Forward-thinking strategies for the most difficult-to-treat types of epilepsy are desperately needed. I will test whether controlling the activity of entire seizure-generating networks, as opposed to just the seizure foci, can be a more effective treatment to block seizures. To do so, I will use the technology of optogenetics, which has the potential to be translated to the clinic in the coming years, but can also “shine a light” on novel cellular targets to efficiently block seizures for other forms of clinical interventions.
Temporal lobe epilepsy (TLE) is the most common form of epilepsy seen in adults, and it is characterised by seizures that originate within a unit of structures (including the hippocampus) known as the hippocampal formation. This network plays a crucial role in memory, spatial awareness and the control of attention.
TLE is notoriously difficult to treat with existing anti-epileptic drugs, and surgical methods are too often neither appropriate nor effective. Current therapies also carry a significant risk of adverse side effects, which can impact greatly upon a person’s quality of life. There is an urgent need for better, more targeted, treatments for TLE that are more widely effective and have fewer unwanted effects.
Optogenetics is a cutting-edge technique, which allows researchers to control the activity of specific sets of neurons using light. It is a highly skilled method that is being used around the world to increase our knowledge of epilepsy. Clinical trials using optogenetics to treat other conditions, such as blindness, are also underway.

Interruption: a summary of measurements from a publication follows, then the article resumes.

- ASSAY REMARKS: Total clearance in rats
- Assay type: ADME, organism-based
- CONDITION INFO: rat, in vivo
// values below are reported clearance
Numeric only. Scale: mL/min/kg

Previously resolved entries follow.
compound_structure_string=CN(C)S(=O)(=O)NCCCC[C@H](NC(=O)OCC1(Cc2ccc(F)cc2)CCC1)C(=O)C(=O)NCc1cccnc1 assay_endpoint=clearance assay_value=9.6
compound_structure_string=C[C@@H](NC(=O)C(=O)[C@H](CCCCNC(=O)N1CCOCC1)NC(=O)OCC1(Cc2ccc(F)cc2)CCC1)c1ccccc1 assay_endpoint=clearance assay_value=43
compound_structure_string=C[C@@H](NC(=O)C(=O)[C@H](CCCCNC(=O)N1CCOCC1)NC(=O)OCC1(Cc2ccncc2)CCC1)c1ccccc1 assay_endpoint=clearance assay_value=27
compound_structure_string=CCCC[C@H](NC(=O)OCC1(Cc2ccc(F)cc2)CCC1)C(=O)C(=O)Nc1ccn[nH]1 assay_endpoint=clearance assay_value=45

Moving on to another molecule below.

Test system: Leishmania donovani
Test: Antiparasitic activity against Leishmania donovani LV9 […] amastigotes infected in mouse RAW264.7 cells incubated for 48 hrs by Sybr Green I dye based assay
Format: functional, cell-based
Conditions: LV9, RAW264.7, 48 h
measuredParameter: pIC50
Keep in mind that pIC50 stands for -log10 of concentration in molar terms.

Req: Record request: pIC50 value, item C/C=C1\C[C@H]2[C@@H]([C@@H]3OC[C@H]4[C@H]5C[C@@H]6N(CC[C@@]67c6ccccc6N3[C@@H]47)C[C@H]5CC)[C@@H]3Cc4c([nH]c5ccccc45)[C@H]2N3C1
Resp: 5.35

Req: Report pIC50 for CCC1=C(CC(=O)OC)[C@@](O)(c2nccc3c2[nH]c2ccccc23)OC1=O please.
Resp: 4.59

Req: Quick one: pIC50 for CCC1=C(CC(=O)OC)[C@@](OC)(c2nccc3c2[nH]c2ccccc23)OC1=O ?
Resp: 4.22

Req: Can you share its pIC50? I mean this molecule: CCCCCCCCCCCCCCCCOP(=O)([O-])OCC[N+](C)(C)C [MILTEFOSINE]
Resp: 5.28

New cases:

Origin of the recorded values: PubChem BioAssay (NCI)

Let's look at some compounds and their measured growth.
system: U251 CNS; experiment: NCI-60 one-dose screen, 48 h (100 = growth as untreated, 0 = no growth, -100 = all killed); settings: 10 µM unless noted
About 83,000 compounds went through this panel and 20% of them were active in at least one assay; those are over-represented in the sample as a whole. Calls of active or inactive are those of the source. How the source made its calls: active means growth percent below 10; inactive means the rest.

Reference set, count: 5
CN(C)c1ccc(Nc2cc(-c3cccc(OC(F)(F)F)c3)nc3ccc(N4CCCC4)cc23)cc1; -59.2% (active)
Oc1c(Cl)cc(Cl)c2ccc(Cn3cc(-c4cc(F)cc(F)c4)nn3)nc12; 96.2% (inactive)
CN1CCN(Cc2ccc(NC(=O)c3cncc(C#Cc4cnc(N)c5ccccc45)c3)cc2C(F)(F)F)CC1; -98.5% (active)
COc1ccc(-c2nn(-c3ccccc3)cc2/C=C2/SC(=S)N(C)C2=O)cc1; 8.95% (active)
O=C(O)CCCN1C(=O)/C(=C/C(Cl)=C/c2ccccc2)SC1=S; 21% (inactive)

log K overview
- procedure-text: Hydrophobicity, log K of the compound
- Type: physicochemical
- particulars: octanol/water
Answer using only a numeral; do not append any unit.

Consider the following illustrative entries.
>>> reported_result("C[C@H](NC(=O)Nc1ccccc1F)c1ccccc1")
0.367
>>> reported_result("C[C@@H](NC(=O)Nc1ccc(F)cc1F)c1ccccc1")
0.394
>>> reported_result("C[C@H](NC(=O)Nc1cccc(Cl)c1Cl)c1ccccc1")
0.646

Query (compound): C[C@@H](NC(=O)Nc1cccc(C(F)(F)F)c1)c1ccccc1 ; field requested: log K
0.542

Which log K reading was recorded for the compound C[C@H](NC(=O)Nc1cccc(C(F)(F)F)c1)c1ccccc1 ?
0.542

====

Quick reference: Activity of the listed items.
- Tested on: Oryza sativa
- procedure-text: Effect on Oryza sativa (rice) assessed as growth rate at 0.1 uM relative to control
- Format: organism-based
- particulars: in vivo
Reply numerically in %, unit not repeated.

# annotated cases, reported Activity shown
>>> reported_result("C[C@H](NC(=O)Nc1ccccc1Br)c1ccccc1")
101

During this fellowship, Dr Gonzalez-Sulser will focus on an area of the brain called the medial septum, which sends neuronal projections throughout the hippocampal formation and has a powerful influence over its activity. He will use optogenetics to control the activity of select populations of medial septal neurons, in order to try and block seizures in the hippocampus of animals with TLE. One of the advantages of targeting the medial septum is that it could be used to modulate the entire network of neurons that generate seizures in TLE, not just the seizure focus (where seizures originate). This will potentially yield a more effective treatment with fewer adverse effects.
If successful, the findings from this fellowship could potentially lead to a new therapeutic approach for TLE that may be clinically available in the next 15-20 years. The study will also increase our knowledge of brain circuits in epilepsy, which could improve existing treatments such as gene therapy and deep brain stimulation, which target specific brain areas.